My primary role as a physical therapist these days is to help runners in pain, but there is no complaint more common than knee pain. And as a run coach in Seattle, with hills galore, understanding how to manage knee pain is invaluable to my athletes.

I have found that there are a few key exercises that have been invaluable to the runners that I see and work with here in Seattle. Below, are a few of my favorites and some recommendations on how to program them into your routines.

Banded lateral toe tap

Ah yes, the toe tap. A staple. Here’s why I like this one:

As you run, with each time your foot hits the floor, you absorb forces through your entire leg, with your knee in a flexed position. As such, when struggling with knee pain, strengthening your knee in a flexed position is paramount.

You’ll flex your knee roughly 15-20 degrees and drive the knee forward over your toe. That’s right, drive the knee forward. This is is a really important piece of the puzzle. It’s important, because as you run, your knee translates over your toes to move you forward. Too often, I find that folks are afraid to drive their knee forward because someone told them once it was dangerous. Tip: It’s not dangerous.

when struggling with knee pain, strengthening your knee in a flexed position is paramount.

Hold that position solid, keeping your shoulders and hips square over your feet. Tap your foot out to the side about 45 degrees away from your body.

With this particular exercise, the focus is actually maintaining a good degree of tension on your standing leg, verses, thinking about where the moving leg is moving.

Prescription: 4 sets of 12 repetitions with band around your ankles

Goblet Lunge up to March

You might be unsure if lunges are the best option for you in knee pain. I hear ya, these suckers are hard and undoubtedly not a favorite, but the trick here is to slow the movement down significantly.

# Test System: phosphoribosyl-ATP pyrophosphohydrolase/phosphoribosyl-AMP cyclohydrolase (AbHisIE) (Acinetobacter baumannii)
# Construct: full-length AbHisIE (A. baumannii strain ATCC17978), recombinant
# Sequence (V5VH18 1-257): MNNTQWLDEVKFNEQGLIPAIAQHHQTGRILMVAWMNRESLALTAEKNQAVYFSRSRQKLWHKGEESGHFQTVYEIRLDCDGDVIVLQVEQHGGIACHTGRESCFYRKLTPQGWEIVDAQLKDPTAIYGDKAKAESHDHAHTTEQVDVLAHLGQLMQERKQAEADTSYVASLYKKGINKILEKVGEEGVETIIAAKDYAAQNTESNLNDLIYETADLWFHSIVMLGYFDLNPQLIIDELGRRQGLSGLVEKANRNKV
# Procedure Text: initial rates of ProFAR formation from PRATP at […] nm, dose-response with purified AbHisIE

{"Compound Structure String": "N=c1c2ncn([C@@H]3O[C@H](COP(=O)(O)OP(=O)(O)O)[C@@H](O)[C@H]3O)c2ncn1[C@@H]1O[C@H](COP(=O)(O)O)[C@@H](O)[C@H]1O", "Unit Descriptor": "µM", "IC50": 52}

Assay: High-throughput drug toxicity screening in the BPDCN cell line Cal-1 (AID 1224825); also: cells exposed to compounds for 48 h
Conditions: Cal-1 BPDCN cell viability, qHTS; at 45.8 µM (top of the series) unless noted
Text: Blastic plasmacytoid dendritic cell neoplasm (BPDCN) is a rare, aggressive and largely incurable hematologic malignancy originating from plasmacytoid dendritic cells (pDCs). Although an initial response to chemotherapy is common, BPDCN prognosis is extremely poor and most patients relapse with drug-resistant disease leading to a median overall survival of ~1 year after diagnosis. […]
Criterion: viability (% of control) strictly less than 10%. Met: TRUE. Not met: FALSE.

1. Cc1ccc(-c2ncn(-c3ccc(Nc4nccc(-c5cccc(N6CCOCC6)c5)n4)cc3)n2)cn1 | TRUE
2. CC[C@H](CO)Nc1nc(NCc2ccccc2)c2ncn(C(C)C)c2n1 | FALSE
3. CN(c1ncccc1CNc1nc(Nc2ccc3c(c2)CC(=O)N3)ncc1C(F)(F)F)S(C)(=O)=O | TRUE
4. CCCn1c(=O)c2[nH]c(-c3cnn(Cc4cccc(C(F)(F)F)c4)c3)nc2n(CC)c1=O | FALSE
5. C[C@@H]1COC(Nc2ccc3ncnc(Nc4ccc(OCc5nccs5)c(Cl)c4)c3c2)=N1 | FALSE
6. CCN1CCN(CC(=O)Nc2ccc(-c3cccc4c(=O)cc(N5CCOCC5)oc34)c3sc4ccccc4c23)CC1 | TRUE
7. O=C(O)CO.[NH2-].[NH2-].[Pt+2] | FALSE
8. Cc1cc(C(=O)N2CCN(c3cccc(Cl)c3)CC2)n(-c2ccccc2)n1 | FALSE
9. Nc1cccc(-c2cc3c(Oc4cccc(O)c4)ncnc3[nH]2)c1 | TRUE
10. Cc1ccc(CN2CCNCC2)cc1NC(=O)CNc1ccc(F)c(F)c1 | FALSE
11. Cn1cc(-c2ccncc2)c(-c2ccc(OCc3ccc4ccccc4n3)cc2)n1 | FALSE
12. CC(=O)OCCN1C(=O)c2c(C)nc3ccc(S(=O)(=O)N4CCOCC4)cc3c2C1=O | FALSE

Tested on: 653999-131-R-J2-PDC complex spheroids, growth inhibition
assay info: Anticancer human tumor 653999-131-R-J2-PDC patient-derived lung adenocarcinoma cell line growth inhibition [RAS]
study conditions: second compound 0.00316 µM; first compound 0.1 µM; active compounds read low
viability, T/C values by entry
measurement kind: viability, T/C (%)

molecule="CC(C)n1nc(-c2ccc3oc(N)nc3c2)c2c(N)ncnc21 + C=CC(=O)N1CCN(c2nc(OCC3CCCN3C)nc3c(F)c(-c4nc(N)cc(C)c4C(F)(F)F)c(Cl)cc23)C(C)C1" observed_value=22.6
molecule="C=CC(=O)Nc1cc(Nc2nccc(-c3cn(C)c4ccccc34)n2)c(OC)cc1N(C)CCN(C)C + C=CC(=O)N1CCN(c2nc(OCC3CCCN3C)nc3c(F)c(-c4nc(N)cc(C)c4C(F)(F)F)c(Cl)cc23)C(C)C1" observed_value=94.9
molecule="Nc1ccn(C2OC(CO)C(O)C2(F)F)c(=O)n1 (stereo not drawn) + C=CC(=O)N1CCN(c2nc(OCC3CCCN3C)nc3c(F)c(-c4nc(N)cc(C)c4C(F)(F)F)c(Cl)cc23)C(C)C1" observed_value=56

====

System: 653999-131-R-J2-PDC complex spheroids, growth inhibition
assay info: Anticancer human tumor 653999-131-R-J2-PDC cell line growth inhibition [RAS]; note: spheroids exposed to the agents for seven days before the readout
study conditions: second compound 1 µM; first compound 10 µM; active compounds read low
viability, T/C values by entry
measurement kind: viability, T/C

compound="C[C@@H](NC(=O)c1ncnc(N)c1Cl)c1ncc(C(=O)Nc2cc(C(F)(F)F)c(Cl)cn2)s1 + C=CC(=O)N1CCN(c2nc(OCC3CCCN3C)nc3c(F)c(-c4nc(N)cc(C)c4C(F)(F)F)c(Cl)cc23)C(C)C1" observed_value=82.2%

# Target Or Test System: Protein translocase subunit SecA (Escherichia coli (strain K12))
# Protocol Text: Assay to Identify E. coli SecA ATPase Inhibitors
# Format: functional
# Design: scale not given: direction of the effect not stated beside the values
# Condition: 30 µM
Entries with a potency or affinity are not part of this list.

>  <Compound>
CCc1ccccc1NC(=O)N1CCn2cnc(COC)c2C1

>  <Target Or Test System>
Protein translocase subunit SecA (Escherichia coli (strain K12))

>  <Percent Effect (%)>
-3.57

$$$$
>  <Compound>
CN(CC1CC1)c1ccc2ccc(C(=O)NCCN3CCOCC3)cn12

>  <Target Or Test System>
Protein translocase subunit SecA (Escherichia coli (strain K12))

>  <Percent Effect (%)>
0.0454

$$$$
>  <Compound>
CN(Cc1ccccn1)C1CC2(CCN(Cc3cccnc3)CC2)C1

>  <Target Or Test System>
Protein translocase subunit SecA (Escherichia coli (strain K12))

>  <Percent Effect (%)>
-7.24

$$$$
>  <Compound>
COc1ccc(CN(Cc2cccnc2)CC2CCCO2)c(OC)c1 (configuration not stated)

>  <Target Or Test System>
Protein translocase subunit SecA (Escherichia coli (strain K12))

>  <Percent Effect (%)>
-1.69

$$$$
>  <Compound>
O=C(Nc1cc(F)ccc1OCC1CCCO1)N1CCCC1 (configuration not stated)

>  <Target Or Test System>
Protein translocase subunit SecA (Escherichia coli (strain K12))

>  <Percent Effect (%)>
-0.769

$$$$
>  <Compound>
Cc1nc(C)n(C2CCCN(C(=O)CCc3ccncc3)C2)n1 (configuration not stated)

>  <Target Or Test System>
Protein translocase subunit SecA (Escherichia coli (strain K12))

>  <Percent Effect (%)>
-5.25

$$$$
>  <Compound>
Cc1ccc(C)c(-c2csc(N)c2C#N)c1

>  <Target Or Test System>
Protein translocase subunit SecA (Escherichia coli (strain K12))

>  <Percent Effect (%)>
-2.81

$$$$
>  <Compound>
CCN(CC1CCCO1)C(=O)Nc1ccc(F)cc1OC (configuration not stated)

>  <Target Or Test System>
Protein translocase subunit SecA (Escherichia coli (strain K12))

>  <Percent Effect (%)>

By slowing the movement down, we force our musculature to contract and maintain time under tension. Sometimes when we’re in pain, slowing a painful movement down can be quite helpful at mitigating that pain.

And when it comes to knee pain, there is no better treatment option than exercises to strengthen the quadriceps and glute musculature. Give it a go.

Prescription: 3 sets of 6 repetitions 3s down|3s pause at the bottom|3s up

Single leg Romanian dead-lifts (RDL) up to march position

I love RDLs. Add in a march and you’ve suddenly turned this gem into a running drill and exercise.

If you’re wanting to perform these optimally, I encourage you to try doing them with a dowel first. Keep that dowel rod pinned to your back and sacrum as you rotate through your hips. A slight bend in the knee here is warranted.

Finish the motion in a tall march position. Standing leg locked strong at your knee, rooted in the ground.

Prescription: 4 sets of 8 repetitions

Step-up to march position

The last exercise that I might prescribe a runner with knee pain is the beautiful step up exercise. While some runners with knee pain have discomfort with this exercise, for most, if done with some of consistency, this can be a game changer for their pain and performance.

Again, performing these with intention is key, as it would be all too easy to launch yourself off the back leg and shoot up into that march position with ease. So, the goal here is to use the front leg alone, to get you to the top of the box.

Set yourself up in front of a 4-12 inch box (pick a box height that feels do-able), transfer your weight onto the front foot and press down into the box a bit, just to see how you feel. When you’re ready, you’ll press harder and harder and harder until eventually ALL of your weight is on the front leg and you can stand up tall and confident.

Prescription: 3 sets of 8 repetitions

I’d love your feedback! Leave a comment below, question or concern!

Cheers,

Dr. Ellie

Head She Wolf